Gene mutation in malarial parasites causing drug-resistance are not passed onto their offspring

According to the World Health Organization (WHO), about 3.2 billion people are at risk for malaria. Plasmodium species that causes malaria can develop genetic tolerance to antimalarial drugs and this is precisely the reason why it is difficult to eradicate.

According to the World Health Organization (WHO), about 3.2 billion people are at risk for malaria. Plasmodium species that causes malaria can develop genetic tolerance to antimalarial drugs and this is precisely the reason why it is difficult to eradicate.

According to the World Health Organization (WHO), about 3.2 billion people are at risk for malaria. Plasmodium species that causes malaria can develop genetic tolerance to antimalarial drugs and this is precisely the reason why it is difficult to eradicate. Luckily, according to a recent scientific study of a research team from the University of Melbourne led by Dr. Christopher Goodman and Professor Geoffrey Mcfadden, this resistance is not passed onto their offspring.

Atovaquone, an antimalarial drug and an ingredient in the antimalarial medication called Malarone, disrupts the lifecycle of the parasite while living inside their mosquito hosts. It was introduced in 2000 and is known to kill both the blood and liver stages of malarial parasites. This drug is safe for pregnant women and children and was used in mass administration of antimalarial drug. But, the downfall of this drug is that it is prone to resistance which eventually resulted to the stop of its production.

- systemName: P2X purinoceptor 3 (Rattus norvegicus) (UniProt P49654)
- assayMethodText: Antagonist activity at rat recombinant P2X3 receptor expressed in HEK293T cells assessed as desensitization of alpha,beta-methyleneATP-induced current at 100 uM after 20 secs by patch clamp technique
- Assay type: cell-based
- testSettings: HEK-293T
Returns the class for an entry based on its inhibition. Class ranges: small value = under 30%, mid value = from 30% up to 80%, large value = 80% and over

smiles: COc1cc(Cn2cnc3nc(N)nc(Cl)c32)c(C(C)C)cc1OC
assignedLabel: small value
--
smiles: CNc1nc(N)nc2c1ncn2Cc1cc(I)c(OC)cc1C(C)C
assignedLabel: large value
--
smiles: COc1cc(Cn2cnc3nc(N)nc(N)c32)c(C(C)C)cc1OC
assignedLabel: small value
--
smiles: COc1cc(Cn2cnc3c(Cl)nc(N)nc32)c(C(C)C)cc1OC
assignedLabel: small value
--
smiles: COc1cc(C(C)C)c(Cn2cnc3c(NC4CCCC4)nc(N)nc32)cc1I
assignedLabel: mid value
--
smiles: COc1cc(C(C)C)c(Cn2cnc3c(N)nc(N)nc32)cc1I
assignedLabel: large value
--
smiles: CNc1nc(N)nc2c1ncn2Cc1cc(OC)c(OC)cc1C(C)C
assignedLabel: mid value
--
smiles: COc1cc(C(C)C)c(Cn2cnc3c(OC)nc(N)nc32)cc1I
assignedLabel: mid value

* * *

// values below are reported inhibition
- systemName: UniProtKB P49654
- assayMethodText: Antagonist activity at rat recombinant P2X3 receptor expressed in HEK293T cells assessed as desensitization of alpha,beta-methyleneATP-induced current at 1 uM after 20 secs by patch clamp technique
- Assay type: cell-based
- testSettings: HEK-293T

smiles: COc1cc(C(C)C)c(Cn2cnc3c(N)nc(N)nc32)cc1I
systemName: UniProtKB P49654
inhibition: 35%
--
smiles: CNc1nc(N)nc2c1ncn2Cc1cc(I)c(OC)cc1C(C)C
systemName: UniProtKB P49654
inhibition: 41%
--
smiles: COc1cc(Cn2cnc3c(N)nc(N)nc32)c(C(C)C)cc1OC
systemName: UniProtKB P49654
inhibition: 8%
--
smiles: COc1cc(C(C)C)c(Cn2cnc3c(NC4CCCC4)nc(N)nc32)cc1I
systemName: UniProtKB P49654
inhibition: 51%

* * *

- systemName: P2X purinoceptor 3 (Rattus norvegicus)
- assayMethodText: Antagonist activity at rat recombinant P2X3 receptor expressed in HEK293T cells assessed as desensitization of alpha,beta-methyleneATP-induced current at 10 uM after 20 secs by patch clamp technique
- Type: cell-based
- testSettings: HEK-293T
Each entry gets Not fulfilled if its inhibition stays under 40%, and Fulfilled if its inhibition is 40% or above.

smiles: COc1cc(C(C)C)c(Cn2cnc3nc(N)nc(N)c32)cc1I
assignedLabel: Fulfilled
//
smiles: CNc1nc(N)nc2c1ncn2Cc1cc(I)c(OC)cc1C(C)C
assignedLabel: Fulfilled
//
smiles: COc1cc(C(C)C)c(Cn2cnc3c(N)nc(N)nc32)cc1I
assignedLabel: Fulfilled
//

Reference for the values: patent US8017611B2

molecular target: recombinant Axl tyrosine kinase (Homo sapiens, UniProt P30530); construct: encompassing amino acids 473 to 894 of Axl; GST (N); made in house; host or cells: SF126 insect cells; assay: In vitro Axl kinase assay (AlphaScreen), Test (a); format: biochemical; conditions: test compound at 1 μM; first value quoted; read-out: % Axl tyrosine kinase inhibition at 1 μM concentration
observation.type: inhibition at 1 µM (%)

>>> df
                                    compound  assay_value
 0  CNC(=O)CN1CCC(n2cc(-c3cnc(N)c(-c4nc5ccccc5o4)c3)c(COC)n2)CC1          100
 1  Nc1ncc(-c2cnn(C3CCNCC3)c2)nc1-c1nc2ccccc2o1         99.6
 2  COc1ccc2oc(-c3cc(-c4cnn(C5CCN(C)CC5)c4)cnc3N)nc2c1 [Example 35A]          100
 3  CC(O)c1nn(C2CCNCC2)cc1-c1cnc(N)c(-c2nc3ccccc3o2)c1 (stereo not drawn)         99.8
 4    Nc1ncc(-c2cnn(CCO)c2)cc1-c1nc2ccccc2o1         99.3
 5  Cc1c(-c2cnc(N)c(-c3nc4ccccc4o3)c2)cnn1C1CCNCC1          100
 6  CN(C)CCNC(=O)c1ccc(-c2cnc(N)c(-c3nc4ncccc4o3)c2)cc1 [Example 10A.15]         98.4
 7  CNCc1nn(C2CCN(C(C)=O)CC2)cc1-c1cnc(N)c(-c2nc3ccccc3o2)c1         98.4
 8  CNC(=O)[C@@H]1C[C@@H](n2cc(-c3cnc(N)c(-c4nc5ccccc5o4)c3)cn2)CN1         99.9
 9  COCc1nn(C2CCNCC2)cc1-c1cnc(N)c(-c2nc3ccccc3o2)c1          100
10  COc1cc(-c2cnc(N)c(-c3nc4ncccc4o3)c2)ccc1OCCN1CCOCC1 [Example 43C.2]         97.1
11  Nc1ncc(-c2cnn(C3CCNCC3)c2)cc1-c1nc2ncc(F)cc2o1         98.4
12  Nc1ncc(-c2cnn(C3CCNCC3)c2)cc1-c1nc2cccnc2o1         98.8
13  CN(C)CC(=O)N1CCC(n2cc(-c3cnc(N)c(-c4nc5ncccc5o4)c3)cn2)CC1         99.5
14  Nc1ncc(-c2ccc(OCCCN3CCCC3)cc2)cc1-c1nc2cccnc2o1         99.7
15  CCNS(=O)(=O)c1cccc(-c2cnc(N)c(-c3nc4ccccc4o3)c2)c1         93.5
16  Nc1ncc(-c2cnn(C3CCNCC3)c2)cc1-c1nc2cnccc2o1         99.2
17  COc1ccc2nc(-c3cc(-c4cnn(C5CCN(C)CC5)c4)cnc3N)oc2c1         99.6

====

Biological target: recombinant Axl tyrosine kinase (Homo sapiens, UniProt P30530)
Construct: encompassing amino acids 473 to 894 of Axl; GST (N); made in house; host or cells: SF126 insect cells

A study on three atovaquone-resistant Plasmodium berghei, a malarial parasite of rodents was conducted to determine whether the drug resistance can be passed on. Each of the strain contains a different mutation on their cytochrome b (cytB) gene that is encoded in their mitochondrial DNA.

 

 

They let Anopheles stephensi mosquitoes to feed on mice infected with and followed what happened to the parasite inside their mosquito hosts. It was found out that while the resistance mutations protect the parasite from the drug, it can be lethal on later stages of the parasite inside the mosquito. Two of the three mutations resulted to developmental defects in the parasite’s fertilized embryos and one led to complete infertility because of damaging female reproductive cells. Thus, rodent malarial parasites with mutations that make them resistant to atovaquone cannot pass this resistance to their offspring. These mutations were called “genetic trap” and can provide a significant step towards our fight against malaria.

Although this study was focused on the rodent malarial parasite, the human malaria parasite, Plasmodium falciparum, also has similar mutations which reduce its ability to successfully infect mosquitoes and also, reduce the number of oocysts produced when infection occurs. This breakthrough made it possible to understand gene mutations that gave rise to drug resistance in some malaria parasite populations and how it kills these parasites in their mosquito hosts. This will then prove helpful in developing drugs that can effectively eliminate malaria and further prevent the spread of drug resistance in malaria parasites.